And Ishmael the son of Nethaniah carried them away captive . . . so that those who escaped one captivity fell head first into another, and this time, by the hand of one of their own countrymen.
And departed to go over to the Ammonites . . . Ishmael went from Mizpah with these captives, to carry them to the king of Ammon, and make them his slaves; who had put him on this crazy cruelty because of his hatred to the Jews, and to make himself wealthy from their spoils.
*****The king's daughters . . . among the hostages taken were some princesses. How these survived the deportation and execution of the other members of the royal family is not told. Possibly they had been hiding somewhere away from Jerusalem. Mention is made of those who had been released to Gedaliah. Maybe Jeremiah was with this group, although no mention is made of his being there.
By Courage of Johanan, Prisoners Are Recovered, He Now Becomes Their Commander-in-Chief (Jer.41:11-16)
Jer. 41:11 But when Johanan the son of Kareah, and all the captains of the forces that were with him, heard of all the evil that Ishmael the son of Nethaniah had done, (KJV)
But when Johanan the son of Kareah . . . the same Johanan that is mentioned (Jer.40:8, 13), who had informed Gedaliah of Ishmael's plans against him, but Gedaliah refused to believe him.
And all the captains of the forces that were with him . . . his brother Jonathan, Seraiah, the son of Ephai, and Jezaniah (Jer.40:8).
Heard of all the evil that Ishmael the son of Nethaniah had done . . . heard of the mass murder of Gedaliah, and those that were with him, destroying seventy other men he had lured to Mizpah, and carrying captive the rest of the people at Mizpah. Even though Ishmael tried to keep all this secret, for fear of these forces, so that he might get to Ammon; yet, by some way or another, these captains heard of it, who, probably, were not very far from Mizpah.
Jer. 41:12 Then they took all the men, and went to fight with Ishmael the son of Nethaniah, and found him by the great waters that are in Gibeon. (KJV)
Then they took all the men . . . all the soldiers that were under their command; this they did at once, believing the report to be true, as they had good reason to do; because they knew of Ishmael's plans to Gedakiah, and had given notice and warning of them to him, but he would not listen to them.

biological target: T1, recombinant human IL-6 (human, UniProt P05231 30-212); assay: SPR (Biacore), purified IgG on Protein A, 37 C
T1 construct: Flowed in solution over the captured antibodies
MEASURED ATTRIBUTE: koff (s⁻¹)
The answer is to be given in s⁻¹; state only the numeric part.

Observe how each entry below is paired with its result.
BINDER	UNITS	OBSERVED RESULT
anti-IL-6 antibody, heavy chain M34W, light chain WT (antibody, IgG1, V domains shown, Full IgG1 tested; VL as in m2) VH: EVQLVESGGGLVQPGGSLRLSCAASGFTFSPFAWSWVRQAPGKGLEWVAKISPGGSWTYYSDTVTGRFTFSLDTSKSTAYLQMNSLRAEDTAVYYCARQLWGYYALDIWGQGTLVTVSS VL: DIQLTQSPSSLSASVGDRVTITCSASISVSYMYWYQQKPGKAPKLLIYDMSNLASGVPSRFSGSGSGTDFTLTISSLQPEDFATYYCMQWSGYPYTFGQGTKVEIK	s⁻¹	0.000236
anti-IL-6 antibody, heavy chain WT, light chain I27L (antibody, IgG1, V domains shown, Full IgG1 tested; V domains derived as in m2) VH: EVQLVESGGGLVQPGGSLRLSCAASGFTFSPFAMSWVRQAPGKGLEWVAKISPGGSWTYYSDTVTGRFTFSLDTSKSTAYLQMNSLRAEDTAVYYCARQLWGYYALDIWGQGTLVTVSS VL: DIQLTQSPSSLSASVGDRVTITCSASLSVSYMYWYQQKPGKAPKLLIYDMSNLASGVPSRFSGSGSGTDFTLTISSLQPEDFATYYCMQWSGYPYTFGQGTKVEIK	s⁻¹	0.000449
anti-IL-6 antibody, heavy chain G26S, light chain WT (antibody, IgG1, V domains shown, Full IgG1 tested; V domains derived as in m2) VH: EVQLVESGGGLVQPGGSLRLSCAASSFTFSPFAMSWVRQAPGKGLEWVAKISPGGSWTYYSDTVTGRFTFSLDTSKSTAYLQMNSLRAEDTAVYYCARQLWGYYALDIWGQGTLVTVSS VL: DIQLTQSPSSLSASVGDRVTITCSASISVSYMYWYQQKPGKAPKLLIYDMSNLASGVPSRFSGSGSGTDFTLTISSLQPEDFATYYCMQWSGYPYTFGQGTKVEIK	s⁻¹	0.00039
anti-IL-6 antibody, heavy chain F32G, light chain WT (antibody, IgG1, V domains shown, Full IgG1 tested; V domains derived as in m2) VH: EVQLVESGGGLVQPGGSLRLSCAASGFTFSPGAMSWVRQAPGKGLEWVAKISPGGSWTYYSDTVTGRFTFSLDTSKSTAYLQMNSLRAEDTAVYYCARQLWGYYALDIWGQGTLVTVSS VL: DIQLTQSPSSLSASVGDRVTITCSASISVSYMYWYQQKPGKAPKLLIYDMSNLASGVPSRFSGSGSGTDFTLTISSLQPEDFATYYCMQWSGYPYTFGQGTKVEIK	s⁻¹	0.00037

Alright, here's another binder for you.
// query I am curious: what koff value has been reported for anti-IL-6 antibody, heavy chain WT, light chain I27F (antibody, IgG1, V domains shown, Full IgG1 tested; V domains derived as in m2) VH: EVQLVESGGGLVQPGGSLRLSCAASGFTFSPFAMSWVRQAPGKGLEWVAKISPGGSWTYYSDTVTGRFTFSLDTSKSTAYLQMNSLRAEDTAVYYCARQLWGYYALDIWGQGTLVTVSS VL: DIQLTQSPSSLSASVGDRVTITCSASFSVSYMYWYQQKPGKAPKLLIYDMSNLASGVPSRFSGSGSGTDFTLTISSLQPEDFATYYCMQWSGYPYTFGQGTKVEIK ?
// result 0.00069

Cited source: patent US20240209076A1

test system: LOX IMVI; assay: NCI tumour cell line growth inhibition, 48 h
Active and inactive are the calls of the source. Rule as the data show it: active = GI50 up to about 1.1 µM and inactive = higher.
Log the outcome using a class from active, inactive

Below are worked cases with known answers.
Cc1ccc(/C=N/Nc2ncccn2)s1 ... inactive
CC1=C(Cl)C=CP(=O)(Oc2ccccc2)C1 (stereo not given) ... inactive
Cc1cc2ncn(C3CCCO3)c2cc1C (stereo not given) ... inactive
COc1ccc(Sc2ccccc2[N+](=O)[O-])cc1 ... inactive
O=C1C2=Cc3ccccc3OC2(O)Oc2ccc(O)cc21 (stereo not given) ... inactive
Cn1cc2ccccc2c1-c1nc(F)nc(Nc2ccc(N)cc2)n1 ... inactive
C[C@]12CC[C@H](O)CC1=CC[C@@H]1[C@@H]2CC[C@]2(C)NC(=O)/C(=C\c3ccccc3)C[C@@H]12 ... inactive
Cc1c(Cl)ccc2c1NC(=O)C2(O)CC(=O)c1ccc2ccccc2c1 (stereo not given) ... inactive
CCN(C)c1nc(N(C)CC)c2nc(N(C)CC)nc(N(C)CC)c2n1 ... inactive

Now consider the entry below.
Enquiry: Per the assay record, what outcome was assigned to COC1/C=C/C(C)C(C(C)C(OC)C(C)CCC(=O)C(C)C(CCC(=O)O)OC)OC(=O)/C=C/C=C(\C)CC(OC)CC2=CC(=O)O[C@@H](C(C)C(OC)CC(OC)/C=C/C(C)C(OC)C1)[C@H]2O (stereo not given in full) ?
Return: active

And went to fight with Ishmael the son of Nethaniah . . . determined to give him battle, and to get revenge for the innocent blood he had shed, and rescue the captives out of his hands he was carrying to the Ammonites.
And found him by the great waters that are in Gibeon . . . the great waters in Gibeon was located two to three miles southwest of Mizpah (2 Sam.2:13). This pool may be the Iron Age shaft that has steps leading to it from within the city. Since Ammon was Ishmael's destination, it is not clear why he went southwest, for it was not the direct road. It was either to avoid the forces of Johanan; or maybe because of the hidden treasure at Shechem, or Shiloh, or Samaria, the ten men had promised him for their lives. These great waters were the same with the pool at Gibeon, where the servants of Ishbosheth and the servants of David met, and sat one on one side, and the other on the other; and where twelve young men on each side slew one another, and from then on was called Helkathhazzurim (2 Sam.2:13-16).
Jer. 41:13 Now it came to pass, that when all the people which were with Ishmael saw Johanan the son of Kareah, and all the captains of the forces that were with him, then they were glad. (KJV)
Now it came to pass, that, when all the people which were with Ishmael . . . glad to be delivered from their captivity; that is, those which Ishmael had brought captive from Mizpah; not those that came with him there.
Saw Johanan the son of Kareah, and all the captains of the forces that were with him, they were glad . . . looking on them as their deliverers; hoping to be preserved from being carried captives to the king of Ammon.
Jer. 41:14 So all the people that Ishmael had carried away captive from Mizpah cast about and returned, and went unto Johanan the son of Kareah. (KJV)
So all the people that Ishmael had carried away captive from Mizpah cast about . . . or turned around, and left Ishmael, deserting him at once; not respecting his authority, nor fearing his threats or his power; for they were in sight of the captains and their forces, and were determined to join them, and put themselves under their protection, knowing they were their friends, and that they came to deliver them.
And returned, and went unto Johanan the son of Kareah . . . turned their backs on Ishmael, and marched to Johanan, and the captains of the forces under them.
Jer. 41:15 But Ishmael the son of Nethaniah escaped from Johanan with eight men, and went to the Ammonites. (KJV)
But Ishmael the son of Nethaniah escaped from Johanan with eight men . . . of the ten he brought with him (verse 1); two of them were killed in this fight, or taken by Johanan. And went to the Ammonites . . . who had encouraged and assisted Ishmael in his wicked attempts; even though he returned to them not according to their wishes, nor with that honor and glory he thought to have done.
*****When the people whom Ishmael had carried away prisoners saw Johanan coming with greater forces, they turned around and went to him, only Ishmael and eight men escaped and went to the land of Ammon.